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Investor Alert

June 26, 2015, 9:04 a.m. EDT

This is where a really long-term investor is finding value in stocks

The financial, technology and energy sectors still have their stand-outs, according to Michael Cuggino

By Philip van Doorn, MarketWatch


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Chevron is among stocks that Permanent Portfolio’s Michael Cuggino says long-term investors should consider owning.

You might consider yourself to be a long-term investor, but if you chase performance by putting money in the hottest stocks or mutual funds, you’re probably causing major financial harm. And if you dump losers, you might not get the timing right when they rebound.

Since the turn of the century, there have been plenty of reasons for investors to think they should shift in and out of the stock, bond and real estate markets. The bursting of the Internet bubble in 2000, the decline in home prices starting in 2007, the financial meltdown of 2008 and 2009, and the mini-correction of 2011. Today, investors are scrutinizing every piece of economic and corporate information for signs of a market top in equities and high-yield bonds.

“Sometimes investors are too quick to trade, based on individual data, rather than a long-term digesting of what’s going on in the world or a disciplined long-term strategy,” says Michael Cuggino, the president and portfolio manager of the Permanent Portfolio Family of Funds, which has about $4.7 billion under management.

Cuggino’s firm manages four funds, including the Permanent Portfolio (NAS:PRPFX) , the Short-Term Treasury Portfolio (NAS:PRTBX) , the Versatile Bond Portfolio (NAS:PRVBX)  and the Aggressive Growth Portfolio (NAS:PAGRX) .

The objective of the Permanent Portfolio is to “build value in excess of inflation, at low risk,” Cuggino said during an interview Wednesday.


Permanent Portfolio Family of Funds, Inc.
Michael Cuggino, president and portfolio manager of the Permanent Portfolio Family of Funds

Avoiding volatility while preserving capital is certainly a long-term strategy. Cuggino said stocks make up only a third of the portfolio at all times. This means that six years into a bull market, the fund should be expected to have underperformed the S&P 500 Index (S&P:SPX) :

Average annual return - 5 years Average annual return - 10 years Average annual return - 15 years
Permanent Portfolio (PRPFX) 4.12% 6.50% 7.97%
S&P 500 Index 16.50% 8.05% 4.52%
Source: FactSet

As the years wear on, the fund’s gap to the S&P 500 narrows. And by year 15, it’s almost double that of the benchmark index.

“This means, over the long term, shorter-term trends tend to even out. If you stick with your long-term strategy and don’t over-trade, you can have good results,” Cuggino said, adding that the underperformance over the past five years “should give investors confidence that we’re disciplined.”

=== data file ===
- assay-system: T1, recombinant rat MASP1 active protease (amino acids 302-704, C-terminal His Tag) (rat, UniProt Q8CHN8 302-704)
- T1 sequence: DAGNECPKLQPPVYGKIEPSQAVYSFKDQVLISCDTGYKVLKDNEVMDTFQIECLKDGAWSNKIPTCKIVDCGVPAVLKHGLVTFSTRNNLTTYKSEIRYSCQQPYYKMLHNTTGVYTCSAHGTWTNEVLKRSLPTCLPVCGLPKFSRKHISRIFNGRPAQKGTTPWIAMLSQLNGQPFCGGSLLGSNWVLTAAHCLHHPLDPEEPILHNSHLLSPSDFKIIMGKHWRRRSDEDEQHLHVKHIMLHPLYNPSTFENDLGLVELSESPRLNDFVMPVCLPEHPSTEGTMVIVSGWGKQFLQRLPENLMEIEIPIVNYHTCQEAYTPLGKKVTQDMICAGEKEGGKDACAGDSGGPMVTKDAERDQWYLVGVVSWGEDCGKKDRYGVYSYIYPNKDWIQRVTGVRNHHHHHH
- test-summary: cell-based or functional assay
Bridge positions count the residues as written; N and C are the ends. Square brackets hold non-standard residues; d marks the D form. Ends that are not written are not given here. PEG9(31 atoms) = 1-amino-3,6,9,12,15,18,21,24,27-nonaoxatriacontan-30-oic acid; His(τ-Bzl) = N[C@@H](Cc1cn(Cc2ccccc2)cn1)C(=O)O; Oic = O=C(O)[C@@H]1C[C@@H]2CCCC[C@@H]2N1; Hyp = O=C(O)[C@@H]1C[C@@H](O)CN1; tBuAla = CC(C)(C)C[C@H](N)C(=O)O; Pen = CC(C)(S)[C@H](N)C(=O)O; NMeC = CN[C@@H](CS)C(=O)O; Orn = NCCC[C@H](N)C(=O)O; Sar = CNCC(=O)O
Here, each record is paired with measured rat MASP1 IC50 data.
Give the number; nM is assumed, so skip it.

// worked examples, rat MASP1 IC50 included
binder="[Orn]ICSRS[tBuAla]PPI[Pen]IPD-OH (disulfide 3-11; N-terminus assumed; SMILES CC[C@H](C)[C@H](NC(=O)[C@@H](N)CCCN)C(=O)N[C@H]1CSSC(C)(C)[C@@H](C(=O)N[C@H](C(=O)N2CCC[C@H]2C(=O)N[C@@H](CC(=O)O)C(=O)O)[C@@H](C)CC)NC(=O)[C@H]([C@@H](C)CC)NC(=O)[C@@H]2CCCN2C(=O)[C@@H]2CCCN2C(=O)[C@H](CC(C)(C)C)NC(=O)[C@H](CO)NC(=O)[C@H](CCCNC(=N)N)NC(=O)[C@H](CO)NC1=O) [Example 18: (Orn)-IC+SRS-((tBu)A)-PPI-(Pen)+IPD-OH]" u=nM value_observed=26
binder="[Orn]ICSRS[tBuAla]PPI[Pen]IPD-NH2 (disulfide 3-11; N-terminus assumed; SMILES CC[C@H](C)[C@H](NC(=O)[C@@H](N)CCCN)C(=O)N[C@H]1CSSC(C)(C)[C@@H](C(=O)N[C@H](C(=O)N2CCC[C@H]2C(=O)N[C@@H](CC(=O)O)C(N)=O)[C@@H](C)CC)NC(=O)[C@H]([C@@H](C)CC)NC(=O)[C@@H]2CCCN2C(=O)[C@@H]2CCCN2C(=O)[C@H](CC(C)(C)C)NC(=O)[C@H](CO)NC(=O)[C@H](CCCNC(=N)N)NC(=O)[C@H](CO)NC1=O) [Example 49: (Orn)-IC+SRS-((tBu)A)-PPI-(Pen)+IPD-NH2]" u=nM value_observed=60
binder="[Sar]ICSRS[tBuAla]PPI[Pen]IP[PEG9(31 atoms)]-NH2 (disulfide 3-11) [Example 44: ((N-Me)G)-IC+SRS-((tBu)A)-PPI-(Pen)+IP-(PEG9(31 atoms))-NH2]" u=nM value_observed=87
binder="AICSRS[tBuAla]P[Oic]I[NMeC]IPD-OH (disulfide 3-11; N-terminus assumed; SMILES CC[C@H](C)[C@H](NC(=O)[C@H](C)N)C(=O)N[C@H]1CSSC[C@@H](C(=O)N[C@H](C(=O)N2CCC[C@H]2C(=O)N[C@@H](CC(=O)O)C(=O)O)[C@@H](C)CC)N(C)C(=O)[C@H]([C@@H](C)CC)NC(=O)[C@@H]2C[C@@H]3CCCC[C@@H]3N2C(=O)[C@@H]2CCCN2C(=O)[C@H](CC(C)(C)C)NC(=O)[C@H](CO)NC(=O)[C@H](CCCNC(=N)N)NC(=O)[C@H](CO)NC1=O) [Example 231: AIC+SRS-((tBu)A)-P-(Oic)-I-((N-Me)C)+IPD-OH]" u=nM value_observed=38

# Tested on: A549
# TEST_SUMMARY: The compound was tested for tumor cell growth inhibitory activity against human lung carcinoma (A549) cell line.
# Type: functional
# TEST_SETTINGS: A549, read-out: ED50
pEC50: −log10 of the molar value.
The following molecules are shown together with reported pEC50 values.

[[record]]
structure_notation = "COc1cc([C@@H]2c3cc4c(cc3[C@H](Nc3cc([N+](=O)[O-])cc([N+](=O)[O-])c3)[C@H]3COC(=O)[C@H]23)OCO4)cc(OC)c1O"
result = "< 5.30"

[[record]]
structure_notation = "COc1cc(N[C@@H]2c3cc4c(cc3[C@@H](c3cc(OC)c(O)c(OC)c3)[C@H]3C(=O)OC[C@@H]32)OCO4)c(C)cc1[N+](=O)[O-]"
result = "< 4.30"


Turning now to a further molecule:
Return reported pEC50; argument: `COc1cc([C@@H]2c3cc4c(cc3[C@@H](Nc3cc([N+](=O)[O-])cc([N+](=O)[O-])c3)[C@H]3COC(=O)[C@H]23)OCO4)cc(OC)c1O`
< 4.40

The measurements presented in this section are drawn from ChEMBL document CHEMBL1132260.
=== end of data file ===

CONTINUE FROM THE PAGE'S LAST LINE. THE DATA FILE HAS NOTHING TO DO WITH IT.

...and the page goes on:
End of the bull run?

There’s no shortage of daily warnings that stock valuations are high, and that the Federal Reserve’s expected increase of the federal funds rate may soon make stocks less attractive relative to other asset classes. Carl Icahn said on Wednesday that the market was “extremely overheated.”

Icahn also said that if more “respected investors” had sounded warnings during 2007, “we might have avoided the crisis” in 2008.

Today it’s different because of all the stock market warnings day after day. And Cuggino believes the saturation of fearful headlines is helping “maintain a healthy skepticism in the market.”

“You still have educated views on both sides [bulls and bears],” he said, “which could potentially keep a bubble or top blow-off at bay.”

Where to look for long-term value

Cuggino doesn’t think investors should be selling stocks “wholeheartedly,” but he did say some sectors are more attractive than others.

Here are some financial sector stocks held in the Permanent Portfolio, along with comments from Cuggino:

1. Morgan Stanley (NYS:MS) . “We tend not to focus on money center banks, but Morgan Stanley has good diversification of businesses and a good management team.”

2. State Street Corp. (NYS:STT) . “The bank is a very efficient operator, focusing on fee revenue. They are a market leader in many of their business segments.”

3. Janus Capital Group Inc. . “We owned the stock before the Bill Gross move there [from Pimco]. I see that as a potential furthering of the business if he is successful in raising the profile of their fixed-income group. We like the operating leverage and improvement we see in that company.”

4. Charles Schwab Corp. (NYS:SCHW) . “Schwab is very leveraged to the psychology and behavior of individual investors. So you tend to see it mirror market activity. They are also on the cutting edge of the changes in the market, including the robo-adviser trend.”

When discussing the technology sector, Cuggino said he favors companies serving “consumers of entertainment technology,” including Facebook Inc.  and Walt Disney Co. (NYS:DIS) .

In transportation, which has been hurt by declining railroad freight volumes and “weaker numbers” for FedEx Corp. (NYS:FDX) , Cuggino says the sector’s prices “have become more reasonable.”

Within energy, Cuggino likes HollyFrontier Corp. , a “small domestic refiner,” that has “no currency issues or exappropriation risk, as well as limited transportation costs, because it mostly deals with onshore production.” He also favors oil-field-services giant Baker Hughes Inc. , “which has actually held its own decently.”

Finally, among integrated energy companies, Cuggino likes Chevron Corp. (NYS:CVX)  as a conservative play, and BP PLC (NYS:BP)  as a more aggressive choice for long-term growth.

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